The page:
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Gambling Industry Reform

Volume 710: debated on Tuesday 15 March 2022

4. What assessment he has made of the potential merits for the Exchequer of reforming the gambling industry. (906061)

Gambling contributes over £3 billion per annum to the Exchequer. The Government keep gambling duties under regular review to ensure that the sector continues to pay its fair share. The Department for Digital, Culture, Media and Sport is reviewing the Gambling Act 2005, after which the Government will assess the impact of any reforms on the Exchequer.

Analysis carried out by both NERA Economic Consulting and Landman Economics concluded that, given that online gambling is “labour intensive” and predominantly based offshore in avoidance of UK corporation tax, its net impact on the British economy is negative, particularly once the direct cost to Government, estimated by Public Health England to be £647 million, is factored in. Will the Government support the upcoming reviews of gambling regulation—the Minister said it is under active consideration—and welcome any moves to reduce gambling harm and the associated cost to society and the economy?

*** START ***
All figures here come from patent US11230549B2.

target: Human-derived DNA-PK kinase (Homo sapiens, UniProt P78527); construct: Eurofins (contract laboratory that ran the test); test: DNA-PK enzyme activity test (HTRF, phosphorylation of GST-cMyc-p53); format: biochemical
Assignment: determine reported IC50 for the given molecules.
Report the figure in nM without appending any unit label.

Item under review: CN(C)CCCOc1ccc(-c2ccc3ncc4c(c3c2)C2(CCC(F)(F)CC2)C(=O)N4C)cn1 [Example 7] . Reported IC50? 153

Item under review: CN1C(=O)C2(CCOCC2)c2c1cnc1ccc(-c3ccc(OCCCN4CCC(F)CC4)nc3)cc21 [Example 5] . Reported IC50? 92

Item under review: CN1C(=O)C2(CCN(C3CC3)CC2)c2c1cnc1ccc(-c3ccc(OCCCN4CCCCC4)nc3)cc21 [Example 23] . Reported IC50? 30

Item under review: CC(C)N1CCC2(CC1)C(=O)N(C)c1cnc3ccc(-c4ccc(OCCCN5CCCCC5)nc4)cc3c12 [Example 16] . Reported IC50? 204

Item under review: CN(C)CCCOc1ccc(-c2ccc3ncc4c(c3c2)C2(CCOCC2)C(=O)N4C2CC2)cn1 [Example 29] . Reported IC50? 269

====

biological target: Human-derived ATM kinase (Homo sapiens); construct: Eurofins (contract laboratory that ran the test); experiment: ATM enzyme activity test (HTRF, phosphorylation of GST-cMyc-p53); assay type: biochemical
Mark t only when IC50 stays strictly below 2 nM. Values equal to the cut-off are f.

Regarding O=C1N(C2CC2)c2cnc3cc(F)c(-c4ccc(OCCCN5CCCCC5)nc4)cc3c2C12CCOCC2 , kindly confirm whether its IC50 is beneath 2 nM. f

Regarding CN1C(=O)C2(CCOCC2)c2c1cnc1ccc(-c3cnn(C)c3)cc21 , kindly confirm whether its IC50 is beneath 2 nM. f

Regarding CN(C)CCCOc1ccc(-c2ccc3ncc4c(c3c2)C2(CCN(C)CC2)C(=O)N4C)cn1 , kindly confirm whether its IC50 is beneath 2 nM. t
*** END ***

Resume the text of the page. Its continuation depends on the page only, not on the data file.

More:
I know that the hon. Lady is a committed campaigner on gambling as chair of the all-party parliamentary group on gambling related harm. Specific to her point about offshore gambling operators, I am sure that she knows that since 2014 gambling duties have been taxed on a “place of consumption” basis, so offshore operators pay taxes on profits related to UK gambling.

To the broader point of the gambling review, I spoke to the Under-Secretary of State for Digital, Culture, Media and Sport, my hon. Friend the Member for Croydon South (Chris Philp), who is leading DCMS’s work on gambling, just yesterday, and I assure the hon. Lady that the Government stand ready to take action where there is evidence that vulnerable people, such as those suffering from gambling addictions, are being exploited by gambling operators.

The term “gambling” covers a broad spectrum of activities. Does the Minister share my concerns that over-zealous regulation of the gambling industry as a whole could lead to some damaging unintended consequences, such as driving vulnerable individuals to the black market, which is completely unregulated, loss of revenue to the Exchequer and damage to the greyhound and horse-racing industries, which employ lots of people?

My hon. Friend makes an important point. There is the basic principle that people should in general be free to spend their money as they see fit. There are about 100,000 jobs in the gambling industry in this country. It is important to ensure that we protect people who are most vulnerable from exploitation, and I know that the gambling review I mentioned is looking carefully at the best way to do that.